Source: CC BY-SA 3.0, via Wikimedia Commons

After having an expired contract for three years and a grueling year at the bargaining table, 97 per cent of Superstore workers voted in late September to take strike action if necessary. This comes at a time when Superstore is making record profits nearly two years into the pandemic. The company has repeatedly stalled negotiations with the Union of Food and Commercial Workers (UFCW) and only offered claw backs on hourly premiums, benefits, and going back on their guarantee of adding more full-time jobs. 

When the issue of striking came up the company made a small concession of offering a 3.5 per cent wage increase. The average Superstore employee makes the minimum wage of $15/hr, 3.5 percent of which is pocket change. Recent spikes in inflation make this paltry increase completely moot. The union rightfully rejected this insult, especially after last year when the company withdrew the $2 an hour pandemic pay which was more than they are offering now.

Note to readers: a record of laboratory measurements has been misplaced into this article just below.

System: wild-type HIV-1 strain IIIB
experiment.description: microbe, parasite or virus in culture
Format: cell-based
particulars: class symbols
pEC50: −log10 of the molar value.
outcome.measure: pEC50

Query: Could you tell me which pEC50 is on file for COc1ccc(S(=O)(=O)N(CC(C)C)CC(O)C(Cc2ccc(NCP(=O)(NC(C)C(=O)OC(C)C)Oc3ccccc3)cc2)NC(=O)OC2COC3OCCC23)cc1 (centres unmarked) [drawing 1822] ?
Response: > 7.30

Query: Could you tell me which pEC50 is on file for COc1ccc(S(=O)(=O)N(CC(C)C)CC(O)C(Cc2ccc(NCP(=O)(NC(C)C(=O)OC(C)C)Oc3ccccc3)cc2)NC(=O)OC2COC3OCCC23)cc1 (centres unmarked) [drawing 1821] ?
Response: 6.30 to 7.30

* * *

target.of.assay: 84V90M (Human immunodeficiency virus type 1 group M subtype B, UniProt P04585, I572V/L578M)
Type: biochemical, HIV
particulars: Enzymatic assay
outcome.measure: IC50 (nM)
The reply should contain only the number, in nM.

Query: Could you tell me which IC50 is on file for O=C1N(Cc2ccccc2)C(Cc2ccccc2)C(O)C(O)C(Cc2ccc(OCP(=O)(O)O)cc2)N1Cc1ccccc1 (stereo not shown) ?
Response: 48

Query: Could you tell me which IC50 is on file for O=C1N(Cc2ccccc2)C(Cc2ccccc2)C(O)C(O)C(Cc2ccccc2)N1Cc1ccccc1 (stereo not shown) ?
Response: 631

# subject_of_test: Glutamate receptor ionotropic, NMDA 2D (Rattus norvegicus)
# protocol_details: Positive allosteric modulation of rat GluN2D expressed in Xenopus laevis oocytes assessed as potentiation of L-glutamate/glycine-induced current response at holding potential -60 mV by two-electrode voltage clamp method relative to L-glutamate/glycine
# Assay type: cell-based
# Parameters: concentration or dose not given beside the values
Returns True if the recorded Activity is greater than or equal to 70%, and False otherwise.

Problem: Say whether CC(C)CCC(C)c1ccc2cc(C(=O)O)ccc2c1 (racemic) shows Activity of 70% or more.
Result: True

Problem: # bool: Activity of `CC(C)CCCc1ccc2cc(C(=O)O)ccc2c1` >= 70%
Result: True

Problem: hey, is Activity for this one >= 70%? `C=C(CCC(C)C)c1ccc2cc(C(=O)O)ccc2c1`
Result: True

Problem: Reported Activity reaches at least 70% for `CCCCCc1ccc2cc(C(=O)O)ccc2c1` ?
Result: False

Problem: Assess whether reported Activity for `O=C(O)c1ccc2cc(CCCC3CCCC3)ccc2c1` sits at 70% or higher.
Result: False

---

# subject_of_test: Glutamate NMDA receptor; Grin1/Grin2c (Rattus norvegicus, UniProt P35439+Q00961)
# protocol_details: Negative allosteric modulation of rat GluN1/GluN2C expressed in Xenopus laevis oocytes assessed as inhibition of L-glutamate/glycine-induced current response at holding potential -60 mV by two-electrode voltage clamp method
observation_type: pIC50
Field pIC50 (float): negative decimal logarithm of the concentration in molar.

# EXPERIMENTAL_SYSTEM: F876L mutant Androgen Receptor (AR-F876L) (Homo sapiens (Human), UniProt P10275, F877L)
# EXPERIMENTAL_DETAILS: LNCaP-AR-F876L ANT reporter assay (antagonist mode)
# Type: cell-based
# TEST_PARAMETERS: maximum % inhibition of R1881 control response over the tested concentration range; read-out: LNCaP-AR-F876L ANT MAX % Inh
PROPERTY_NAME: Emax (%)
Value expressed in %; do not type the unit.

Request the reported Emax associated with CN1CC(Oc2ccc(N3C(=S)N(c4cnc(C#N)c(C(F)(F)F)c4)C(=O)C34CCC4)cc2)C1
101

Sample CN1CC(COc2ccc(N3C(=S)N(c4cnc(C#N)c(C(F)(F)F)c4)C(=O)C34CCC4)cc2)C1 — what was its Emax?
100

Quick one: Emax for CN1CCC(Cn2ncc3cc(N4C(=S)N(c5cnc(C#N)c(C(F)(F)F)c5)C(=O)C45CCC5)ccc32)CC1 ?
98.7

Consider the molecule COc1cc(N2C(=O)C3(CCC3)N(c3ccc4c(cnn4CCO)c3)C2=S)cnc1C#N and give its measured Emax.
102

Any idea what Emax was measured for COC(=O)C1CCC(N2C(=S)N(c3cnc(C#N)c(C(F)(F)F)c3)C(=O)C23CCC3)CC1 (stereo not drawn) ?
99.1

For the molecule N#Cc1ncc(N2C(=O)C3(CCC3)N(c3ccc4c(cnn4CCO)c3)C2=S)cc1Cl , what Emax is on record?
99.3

Should they go on strike, Superstore workers could face the obstacle of Alberta’s draconian legislation. Bill 1, which targets protests in the name of defending “essential infrastructure”, could enable the Government of Alberta to prohibit workers from picketing in front of stores. There is also some speculation that the government will prohibit striking at all, as providing groceries to the Alberta public could be called an essential service. However this shouldn’t scare the union from striking when they have the backing of their members. Defying this repression could give an impetus to the whole labour movement in Alberta to fight for better pay, benefits and safer working conditions. There is no doubt that the nurses who are close to striking would support Superstore workers. Some may worry about public opinion; however, who is the “public” but the broad masses of the working class who face similar conditions as the Superstore workers? The bosses at Superstore are counting on the union to buckle under these pressures before a strike even happens. But it is standing up and facing these pressures that will force the bosses to think twice before trying to wrestle over fair pay with the workers, the creators of their immense wealth. The labour movement takes inspiration from the Superstore workers who dare say through their actions: “You will not treat us like servants and you will not bully us!”